to get people into Disney World the end of the day.
That is why Disney makes these movies. It's because it's
the vehicle to drive the machine. And I think that's
why they meet Dark Yeah feel I mean his business,

(25:28):
but I think that's why they are looking for the
next big hit and focusing on things that work, because
if they don't put out good movies that are essentially commercials,
they still have to be art at the end of
it to resonate with people. If you're not making that
great art, it's not going to fund all the other
aspects of Disney. So when it comes to what I
look for in Pixar movies to make me feel and
to make me laugh and to also push the boundaries

(25:51):
on animation, the Cars movies have just never been that
for me. So wouldn't even put it in the top ten.

Speaker 2 (25:55):
Wouldn't a big lightning queen girly either.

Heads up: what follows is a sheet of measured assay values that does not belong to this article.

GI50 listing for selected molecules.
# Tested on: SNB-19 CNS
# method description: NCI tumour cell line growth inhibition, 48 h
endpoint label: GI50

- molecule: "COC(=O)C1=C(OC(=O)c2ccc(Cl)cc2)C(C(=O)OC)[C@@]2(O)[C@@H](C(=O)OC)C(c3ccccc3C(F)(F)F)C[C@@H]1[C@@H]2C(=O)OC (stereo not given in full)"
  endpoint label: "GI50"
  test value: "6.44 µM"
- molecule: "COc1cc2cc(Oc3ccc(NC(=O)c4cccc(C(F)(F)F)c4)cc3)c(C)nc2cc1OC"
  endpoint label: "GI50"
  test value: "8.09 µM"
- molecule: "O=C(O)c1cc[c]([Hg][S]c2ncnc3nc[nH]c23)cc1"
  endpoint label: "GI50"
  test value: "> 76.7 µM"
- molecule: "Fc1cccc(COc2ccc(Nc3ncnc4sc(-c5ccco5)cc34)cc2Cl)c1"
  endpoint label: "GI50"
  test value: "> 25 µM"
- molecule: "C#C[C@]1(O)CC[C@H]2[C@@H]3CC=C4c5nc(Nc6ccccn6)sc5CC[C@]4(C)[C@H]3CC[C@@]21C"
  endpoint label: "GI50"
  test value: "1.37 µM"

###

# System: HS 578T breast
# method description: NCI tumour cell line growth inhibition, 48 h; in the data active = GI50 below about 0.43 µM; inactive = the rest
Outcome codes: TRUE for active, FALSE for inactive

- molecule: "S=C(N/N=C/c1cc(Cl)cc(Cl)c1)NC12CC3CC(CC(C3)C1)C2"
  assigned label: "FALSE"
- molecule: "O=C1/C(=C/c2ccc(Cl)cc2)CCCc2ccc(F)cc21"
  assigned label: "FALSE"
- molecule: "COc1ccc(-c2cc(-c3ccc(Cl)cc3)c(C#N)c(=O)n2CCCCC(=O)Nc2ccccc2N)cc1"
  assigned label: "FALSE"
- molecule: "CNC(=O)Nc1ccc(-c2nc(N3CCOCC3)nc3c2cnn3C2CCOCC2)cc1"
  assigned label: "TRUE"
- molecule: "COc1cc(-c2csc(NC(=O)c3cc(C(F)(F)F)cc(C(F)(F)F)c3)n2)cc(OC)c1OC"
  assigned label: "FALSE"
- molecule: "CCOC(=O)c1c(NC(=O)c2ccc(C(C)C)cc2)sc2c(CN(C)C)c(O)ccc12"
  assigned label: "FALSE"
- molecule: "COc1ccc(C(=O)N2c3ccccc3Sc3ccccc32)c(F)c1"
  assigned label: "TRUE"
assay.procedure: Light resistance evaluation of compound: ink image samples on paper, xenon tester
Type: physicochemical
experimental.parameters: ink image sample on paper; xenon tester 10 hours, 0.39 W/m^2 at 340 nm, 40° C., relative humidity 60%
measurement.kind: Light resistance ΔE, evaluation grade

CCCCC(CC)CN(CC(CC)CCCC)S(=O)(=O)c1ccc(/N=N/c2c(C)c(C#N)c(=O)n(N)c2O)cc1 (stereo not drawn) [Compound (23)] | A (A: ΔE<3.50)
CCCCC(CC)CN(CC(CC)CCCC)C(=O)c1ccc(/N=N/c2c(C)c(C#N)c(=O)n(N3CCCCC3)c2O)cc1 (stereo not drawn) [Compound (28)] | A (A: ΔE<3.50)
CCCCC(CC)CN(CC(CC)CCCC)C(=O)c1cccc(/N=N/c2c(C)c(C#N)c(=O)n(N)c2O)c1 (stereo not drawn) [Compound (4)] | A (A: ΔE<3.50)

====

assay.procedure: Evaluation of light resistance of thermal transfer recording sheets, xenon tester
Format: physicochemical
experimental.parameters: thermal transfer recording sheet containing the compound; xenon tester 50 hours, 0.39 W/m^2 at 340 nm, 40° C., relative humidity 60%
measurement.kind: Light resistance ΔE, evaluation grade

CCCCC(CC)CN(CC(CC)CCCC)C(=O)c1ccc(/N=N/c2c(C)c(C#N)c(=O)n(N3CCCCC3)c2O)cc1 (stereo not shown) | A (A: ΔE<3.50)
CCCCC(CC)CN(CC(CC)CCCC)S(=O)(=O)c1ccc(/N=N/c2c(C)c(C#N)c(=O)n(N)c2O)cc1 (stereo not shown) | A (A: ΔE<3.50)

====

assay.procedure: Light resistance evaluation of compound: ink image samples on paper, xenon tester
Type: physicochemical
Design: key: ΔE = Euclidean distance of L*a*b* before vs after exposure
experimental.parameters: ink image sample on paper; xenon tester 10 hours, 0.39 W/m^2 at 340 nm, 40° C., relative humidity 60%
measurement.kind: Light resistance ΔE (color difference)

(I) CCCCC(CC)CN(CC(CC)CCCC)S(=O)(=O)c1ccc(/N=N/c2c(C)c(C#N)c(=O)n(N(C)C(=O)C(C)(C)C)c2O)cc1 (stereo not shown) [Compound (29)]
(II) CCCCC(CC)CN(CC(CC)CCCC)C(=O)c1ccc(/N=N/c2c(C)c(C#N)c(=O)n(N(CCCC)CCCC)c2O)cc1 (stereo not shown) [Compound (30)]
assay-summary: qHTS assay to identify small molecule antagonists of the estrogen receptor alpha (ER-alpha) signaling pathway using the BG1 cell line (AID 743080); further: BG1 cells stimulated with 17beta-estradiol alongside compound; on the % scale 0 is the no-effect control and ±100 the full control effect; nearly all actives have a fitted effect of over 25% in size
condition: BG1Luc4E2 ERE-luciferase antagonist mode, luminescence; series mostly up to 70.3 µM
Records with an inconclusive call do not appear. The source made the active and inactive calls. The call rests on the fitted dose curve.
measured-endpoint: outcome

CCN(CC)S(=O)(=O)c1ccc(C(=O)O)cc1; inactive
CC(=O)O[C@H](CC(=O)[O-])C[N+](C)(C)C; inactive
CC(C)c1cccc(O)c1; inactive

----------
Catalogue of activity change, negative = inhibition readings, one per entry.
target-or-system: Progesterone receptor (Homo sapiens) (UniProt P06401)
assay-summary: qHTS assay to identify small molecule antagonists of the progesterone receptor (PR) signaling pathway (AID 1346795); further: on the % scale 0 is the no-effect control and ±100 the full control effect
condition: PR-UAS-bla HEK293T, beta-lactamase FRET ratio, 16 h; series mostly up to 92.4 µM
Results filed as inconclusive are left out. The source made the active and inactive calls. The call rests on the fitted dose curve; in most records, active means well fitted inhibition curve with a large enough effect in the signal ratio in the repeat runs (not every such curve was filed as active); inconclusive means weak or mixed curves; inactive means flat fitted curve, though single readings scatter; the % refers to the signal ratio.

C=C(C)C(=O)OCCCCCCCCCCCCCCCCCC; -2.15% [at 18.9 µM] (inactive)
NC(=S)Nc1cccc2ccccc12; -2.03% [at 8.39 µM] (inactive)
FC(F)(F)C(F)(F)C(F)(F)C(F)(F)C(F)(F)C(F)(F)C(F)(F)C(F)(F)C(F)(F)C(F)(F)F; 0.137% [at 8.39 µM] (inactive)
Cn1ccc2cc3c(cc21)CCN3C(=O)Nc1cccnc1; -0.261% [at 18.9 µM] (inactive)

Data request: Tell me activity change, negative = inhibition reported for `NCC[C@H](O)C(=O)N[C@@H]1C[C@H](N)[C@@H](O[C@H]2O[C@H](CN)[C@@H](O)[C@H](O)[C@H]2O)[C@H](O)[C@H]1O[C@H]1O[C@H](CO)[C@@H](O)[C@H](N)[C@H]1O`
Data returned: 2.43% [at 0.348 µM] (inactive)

Speaker 1 (25:57):
Yeah, I mean, I mean even had like the like
the catch phrase. That felt a little bit for us
not into it. So I'm glad that I don't think
they'll be making any more of those. So that is
our Mount Rushmore. That is our discussion of Pixar. We'll
come back and give our movie review of inside Out two.

Speaker 2 (26:14):
And now I really want to McDonald's cheeseburger.

Speaker 1 (26:16):
All right, Well, go to McDonald's even though I'm vegan
and you can't have dari or gluten.

Speaker 2 (26:21):
And do we even have McDonald's near us?

Speaker 3 (26:23):
Yeah, there's one. Okay, let's see if they have toys. Okay,
let's get into it now.

Speaker 1 (26:35):
A spoiler free movie review of inside Out two. And
I am coming at this review as somebody who loved